Ashholme (aka Ash Holm, or Asholme) is a hamlet in Northumberland, located about 4 miles south-west of Haltwhistle and half a mile west of the River South Tyne. The settlement consists of Ashholme Farm, with it's 18th century farmhouse, and a cluster of cottages. Historically, Ashholme was a township in the ancient Parish of Lambley. Today it forms part of Coanwood Civil Parish.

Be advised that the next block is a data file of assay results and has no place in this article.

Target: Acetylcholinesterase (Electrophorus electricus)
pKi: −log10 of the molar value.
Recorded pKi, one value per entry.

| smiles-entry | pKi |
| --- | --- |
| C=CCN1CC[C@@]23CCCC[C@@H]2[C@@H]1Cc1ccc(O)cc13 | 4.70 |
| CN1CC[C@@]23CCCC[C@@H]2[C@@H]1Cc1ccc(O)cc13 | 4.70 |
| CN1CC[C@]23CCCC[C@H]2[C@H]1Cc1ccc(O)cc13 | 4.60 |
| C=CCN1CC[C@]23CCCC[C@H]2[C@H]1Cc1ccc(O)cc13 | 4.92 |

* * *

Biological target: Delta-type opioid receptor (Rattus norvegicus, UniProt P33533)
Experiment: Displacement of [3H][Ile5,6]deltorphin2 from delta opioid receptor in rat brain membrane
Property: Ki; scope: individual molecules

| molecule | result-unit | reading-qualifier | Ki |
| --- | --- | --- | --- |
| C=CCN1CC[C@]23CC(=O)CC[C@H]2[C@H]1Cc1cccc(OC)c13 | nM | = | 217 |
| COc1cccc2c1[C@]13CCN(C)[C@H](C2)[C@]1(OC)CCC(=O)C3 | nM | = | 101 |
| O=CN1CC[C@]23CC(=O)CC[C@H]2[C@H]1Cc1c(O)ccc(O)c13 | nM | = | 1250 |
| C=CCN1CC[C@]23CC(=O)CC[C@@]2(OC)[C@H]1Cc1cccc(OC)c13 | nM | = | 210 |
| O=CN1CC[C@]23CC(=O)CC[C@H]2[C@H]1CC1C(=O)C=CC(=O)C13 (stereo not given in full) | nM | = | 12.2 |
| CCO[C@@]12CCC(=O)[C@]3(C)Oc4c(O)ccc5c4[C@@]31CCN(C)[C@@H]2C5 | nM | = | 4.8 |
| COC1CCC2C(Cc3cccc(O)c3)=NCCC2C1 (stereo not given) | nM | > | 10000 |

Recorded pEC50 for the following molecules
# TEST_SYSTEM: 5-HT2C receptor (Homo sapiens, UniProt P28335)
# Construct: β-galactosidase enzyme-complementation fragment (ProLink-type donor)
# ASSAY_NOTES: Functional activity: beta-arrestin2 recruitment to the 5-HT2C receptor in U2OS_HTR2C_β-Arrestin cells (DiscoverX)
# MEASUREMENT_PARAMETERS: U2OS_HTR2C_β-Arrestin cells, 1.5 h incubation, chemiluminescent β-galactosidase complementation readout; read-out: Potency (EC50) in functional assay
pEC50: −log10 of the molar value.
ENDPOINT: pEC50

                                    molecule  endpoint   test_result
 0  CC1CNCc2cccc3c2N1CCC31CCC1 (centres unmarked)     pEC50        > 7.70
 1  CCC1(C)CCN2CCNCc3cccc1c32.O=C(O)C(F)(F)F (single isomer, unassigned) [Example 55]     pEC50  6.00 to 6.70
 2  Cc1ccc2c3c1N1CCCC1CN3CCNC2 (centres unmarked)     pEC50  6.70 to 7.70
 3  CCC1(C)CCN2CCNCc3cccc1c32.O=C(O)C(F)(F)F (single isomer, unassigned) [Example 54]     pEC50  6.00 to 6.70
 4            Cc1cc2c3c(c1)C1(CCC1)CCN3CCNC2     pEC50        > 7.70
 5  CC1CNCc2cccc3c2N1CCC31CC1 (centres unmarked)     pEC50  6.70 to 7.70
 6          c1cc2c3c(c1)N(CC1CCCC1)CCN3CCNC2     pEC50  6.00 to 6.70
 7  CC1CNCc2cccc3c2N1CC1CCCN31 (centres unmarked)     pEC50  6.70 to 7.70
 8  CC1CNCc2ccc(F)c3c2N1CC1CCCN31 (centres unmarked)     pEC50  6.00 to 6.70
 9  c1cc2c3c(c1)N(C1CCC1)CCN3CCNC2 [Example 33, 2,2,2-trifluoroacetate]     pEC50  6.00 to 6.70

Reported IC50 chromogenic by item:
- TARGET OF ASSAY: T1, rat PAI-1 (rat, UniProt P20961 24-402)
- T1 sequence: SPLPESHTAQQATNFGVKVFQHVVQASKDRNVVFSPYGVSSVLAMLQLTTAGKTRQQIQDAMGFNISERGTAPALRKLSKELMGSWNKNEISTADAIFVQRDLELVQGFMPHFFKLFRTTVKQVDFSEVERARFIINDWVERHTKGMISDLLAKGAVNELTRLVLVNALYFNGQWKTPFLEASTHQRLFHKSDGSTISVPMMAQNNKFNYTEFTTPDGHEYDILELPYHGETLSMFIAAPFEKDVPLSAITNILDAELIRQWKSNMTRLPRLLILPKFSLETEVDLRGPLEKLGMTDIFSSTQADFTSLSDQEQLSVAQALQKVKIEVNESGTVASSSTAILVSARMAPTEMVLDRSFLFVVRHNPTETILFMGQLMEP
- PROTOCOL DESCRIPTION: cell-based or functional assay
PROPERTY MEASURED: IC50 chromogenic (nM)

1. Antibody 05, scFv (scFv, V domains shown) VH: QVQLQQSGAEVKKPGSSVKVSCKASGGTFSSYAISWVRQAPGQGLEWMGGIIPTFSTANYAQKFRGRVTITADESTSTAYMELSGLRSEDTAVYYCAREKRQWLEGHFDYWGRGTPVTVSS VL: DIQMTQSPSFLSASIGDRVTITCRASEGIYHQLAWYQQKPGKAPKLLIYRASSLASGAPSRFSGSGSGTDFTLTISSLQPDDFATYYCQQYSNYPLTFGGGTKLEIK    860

ASH-HOLM, a township, in the parish of Lambley, union of Haltwhistle, W. division of Tindale ward, S. division of Northumberland, 19½ miles (W. by S.) from Hexham. This place, which is snugly seated under banks clothed with luxuriant woods, and where the course of the Tyne is suddenly intercepted by a high promontory called the Shafthill, was the seat of the ancient family of Wallace, whose honourable career and success in life have enabled them to extend their property in the county far beyond the limits of this their patrimonial estate. James Wallace was attorney-general in 1780, and his son Thomas also filled offices of state, for which he was in 1828 created Baron Wallace, of Knaresdale. The Romans had a signal station here, the area of which is rectangular, 35 yards by 24; it is defended on three sides by steep escarpments, and on the east, and partly on the south, is cut off from the main land by a ditch 60 feet wide and 25 deep. There is a good millstone quarry.